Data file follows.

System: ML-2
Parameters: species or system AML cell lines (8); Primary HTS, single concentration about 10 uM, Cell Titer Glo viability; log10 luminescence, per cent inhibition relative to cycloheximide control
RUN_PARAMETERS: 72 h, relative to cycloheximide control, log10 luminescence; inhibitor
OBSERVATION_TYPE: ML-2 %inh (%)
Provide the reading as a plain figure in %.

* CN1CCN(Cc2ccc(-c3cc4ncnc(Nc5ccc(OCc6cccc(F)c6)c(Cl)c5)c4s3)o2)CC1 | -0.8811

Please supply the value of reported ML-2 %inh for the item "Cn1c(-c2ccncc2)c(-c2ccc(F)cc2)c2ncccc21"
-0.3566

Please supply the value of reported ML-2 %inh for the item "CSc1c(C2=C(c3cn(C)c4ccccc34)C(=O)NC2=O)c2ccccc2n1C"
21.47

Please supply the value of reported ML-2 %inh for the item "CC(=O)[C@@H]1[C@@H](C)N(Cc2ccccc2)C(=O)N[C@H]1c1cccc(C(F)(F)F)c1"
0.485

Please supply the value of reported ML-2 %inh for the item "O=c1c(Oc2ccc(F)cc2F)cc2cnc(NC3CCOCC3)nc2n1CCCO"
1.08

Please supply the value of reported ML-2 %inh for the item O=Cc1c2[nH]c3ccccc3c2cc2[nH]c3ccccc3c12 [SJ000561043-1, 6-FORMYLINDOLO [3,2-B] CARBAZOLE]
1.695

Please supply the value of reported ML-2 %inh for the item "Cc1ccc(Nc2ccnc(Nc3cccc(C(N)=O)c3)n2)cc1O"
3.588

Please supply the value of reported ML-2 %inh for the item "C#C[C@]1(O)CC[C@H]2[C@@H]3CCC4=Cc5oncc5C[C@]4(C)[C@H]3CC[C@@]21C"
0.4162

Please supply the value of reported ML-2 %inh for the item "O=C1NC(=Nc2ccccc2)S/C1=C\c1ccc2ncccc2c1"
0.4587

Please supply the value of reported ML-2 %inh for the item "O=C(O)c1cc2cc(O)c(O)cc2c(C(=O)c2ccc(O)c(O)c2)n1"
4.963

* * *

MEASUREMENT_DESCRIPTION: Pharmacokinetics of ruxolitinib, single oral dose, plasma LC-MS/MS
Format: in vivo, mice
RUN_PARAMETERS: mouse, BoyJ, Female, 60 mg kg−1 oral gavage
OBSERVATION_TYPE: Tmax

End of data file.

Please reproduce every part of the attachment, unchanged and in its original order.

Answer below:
System: ML-2
Parameters: species or system AML cell lines (8); Primary HTS, single concentration about 10 uM, Cell Titer Glo viability; log10 luminescence, per cent inhibition relative to cycloheximide control
RUN_PARAMETERS: 72 h, relative to cycloheximide control, log10 luminescence; inhibitor
OBSERVATION_TYPE: ML-2 %inh (%)
Provide the reading as a plain figure in %.

* CN1CCN(Cc2ccc(-c3cc4ncnc(Nc5ccc(OCc6cccc(F)c6)c(Cl)c5)c4s3)o2)CC1 | -0.8811

Please supply the value of reported ML-2 %inh for the item "Cn1c(-c2ccncc2)c(-c2ccc(F)cc2)c2ncccc21"
-0.3566

Please supply the value of reported ML-2 %inh for the item "CSc1c(C2=C(c3cn(C)c4ccccc34)C(=O)NC2=O)c2ccccc2n1C"
21.47

Please supply the value of reported ML-2 %inh for the item "CC(=O)[C@@H]1[C@@H](C)N(Cc2ccccc2)C(=O)N[C@H]1c1cccc(C(F)(F)F)c1"
0.485

Please supply the value of reported ML-2 %inh for the item "O=c1c(Oc2ccc(F)cc2F)cc2cnc(NC3CCOCC3)nc2n1CCCO"
1.08

Please supply the value of reported ML-2 %inh for the item O=Cc1c2[nH]c3ccccc3c2cc2[nH]c3ccccc3c12 [SJ000561043-1, 6-FORMYLINDOLO [3,2-B] CARBAZOLE]
1.695

Please supply the value of reported ML-2 %inh for the item "Cc1ccc(Nc2ccnc(Nc3cccc(C(N)=O)c3)n2)cc1O"
3.588

Please supply the value of reported ML-2 %inh for the item "C#C[C@]1(O)CC[C@H]2[C@@H]3CCC4=Cc5oncc5C[C@]4(C)[C@H]3CC[C@@]21C"
0.4162

Please supply the value of reported ML-2 %inh for the item "O=C1NC(=Nc2ccccc2)S/C1=C\c1ccc2ncccc2c1"
0.4587

Please supply the value of reported ML-2 %inh for the item "O=C(O)c1cc2cc(O)c(O)cc2c(C(=O)c2ccc(O)c(O)c2)n1"
4.963

* * *

MEASUREMENT_DESCRIPTION: Pharmacokinetics of ruxolitinib, single oral dose, plasma LC-MS/MS
Format: in vivo, mice
RUN_PARAMETERS: mouse, BoyJ, Female, 60 mg kg−1 oral gavage
OBSERVATION_TYPE: Tmax